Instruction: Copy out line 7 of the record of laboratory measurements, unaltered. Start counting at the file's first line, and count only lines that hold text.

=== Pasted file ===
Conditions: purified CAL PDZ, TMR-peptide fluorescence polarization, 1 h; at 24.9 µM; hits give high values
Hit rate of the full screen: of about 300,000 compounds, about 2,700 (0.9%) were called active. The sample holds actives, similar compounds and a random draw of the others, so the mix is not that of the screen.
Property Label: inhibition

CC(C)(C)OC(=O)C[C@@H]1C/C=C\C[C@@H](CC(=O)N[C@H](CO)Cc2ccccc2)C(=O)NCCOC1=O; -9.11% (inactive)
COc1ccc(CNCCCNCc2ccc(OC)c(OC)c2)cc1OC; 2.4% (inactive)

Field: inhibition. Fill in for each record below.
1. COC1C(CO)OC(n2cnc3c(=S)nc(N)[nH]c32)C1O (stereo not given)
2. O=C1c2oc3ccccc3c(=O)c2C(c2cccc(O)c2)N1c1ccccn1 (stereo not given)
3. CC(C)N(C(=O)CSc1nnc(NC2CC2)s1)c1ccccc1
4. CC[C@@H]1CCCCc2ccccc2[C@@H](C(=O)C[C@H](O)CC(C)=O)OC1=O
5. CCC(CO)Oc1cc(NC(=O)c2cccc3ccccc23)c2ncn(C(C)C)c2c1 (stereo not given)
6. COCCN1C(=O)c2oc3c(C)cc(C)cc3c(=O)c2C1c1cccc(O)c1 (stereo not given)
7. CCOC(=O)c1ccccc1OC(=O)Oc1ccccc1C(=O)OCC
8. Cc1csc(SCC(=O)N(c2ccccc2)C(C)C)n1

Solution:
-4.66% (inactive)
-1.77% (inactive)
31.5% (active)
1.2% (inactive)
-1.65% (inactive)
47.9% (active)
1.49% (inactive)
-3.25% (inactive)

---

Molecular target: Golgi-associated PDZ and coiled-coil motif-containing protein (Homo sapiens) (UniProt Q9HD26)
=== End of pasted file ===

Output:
1. COC1C(CO)OC(n2cnc3c(=S)nc(N)[nH]c32)C1O (stereo not given)